The University of Wisconsin Press
Literature and Criticism
Love, Lust, and Rebellion
New Approaches to Georg Büchner
When Georg Büchner died at the age of twenty-three, he left behind a revolutionary corpus of plays that would prove to be important precursors of modern world theater. In this study of the German playwright, Reinhold Grimm offers close readings of the surviving works—revealing hitherto neglected and crucial elements of Büchner’s oeuvre—and places the dramatist in a broad historical and literary context. Scholars and students of German drama, comparative literature, and modern theater, and practitioners interested in staging Büchner’s plays will find this a rewarding analysis—one that not only underscores Büchner’s importance and clarifies his interlocking concepts of rebellion, love, and lust, but tells us much about the roots and evolution of contemporary revolutionary drama.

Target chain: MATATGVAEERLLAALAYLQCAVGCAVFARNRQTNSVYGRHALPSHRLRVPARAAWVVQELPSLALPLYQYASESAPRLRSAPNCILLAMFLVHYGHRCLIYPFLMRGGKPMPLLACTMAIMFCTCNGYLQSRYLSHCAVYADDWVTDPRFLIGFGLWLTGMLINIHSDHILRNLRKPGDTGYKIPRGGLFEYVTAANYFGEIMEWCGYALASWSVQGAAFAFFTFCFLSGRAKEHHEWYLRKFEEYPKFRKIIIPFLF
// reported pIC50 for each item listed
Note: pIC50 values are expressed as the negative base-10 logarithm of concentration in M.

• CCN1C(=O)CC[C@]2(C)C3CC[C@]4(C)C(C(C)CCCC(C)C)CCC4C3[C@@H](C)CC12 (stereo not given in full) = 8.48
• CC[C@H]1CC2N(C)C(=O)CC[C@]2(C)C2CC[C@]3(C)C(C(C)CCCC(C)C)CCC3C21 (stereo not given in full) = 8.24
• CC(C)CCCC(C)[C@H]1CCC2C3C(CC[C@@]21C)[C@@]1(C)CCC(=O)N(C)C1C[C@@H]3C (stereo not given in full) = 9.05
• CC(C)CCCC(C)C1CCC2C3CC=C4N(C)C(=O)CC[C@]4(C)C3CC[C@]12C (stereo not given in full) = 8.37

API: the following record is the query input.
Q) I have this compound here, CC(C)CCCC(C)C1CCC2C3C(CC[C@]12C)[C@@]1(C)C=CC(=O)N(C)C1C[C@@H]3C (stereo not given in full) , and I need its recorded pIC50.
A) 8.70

The larger conclusions Grimm draws from the individual readings of Büchner's works allow a new, cohesive perspective of Büchner, his art, and his times. It was Büchner’s over-powering eroticism, Grimm argues, that pervaded the dramatist’s work and helped shape his social, aesthetic, and metaphysical rebellion. Grimm sees that rebellion, and the fiercely revolutionary plays it spawned, as the first great literary repercussion of the French Revolution and an expression of the concomitant rise of European nihilism—as well as a critical harbinger of a radically new cultural epoch.
Reinhold Grimm was, at the time of publication, Vilas Research Professor of comparative literature and German at the University of Wisconsin—Madison.
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LC: 84-040497 PT
Cloth $30.00 s
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